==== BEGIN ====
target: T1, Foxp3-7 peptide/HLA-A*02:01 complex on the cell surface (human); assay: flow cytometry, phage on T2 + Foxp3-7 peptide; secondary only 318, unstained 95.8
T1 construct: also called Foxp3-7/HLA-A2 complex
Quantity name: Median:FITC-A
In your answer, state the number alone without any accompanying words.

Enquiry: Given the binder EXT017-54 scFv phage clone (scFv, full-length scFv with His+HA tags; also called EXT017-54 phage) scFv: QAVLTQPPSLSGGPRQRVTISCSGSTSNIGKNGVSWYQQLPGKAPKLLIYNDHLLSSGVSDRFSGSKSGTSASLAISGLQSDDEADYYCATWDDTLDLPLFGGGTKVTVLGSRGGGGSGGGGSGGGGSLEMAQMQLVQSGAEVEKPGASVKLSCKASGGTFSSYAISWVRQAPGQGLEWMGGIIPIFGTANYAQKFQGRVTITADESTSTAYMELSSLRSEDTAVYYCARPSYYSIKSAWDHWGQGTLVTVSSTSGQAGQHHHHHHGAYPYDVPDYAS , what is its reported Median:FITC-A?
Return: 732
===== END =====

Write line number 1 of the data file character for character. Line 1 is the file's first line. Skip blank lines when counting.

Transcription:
target: T1, Foxp3-7 peptide/HLA-A*02:01 complex on the cell surface (human); assay: flow cytometry, phage on T2 + Foxp3-7 peptide; secondary only 318, unstained 95.8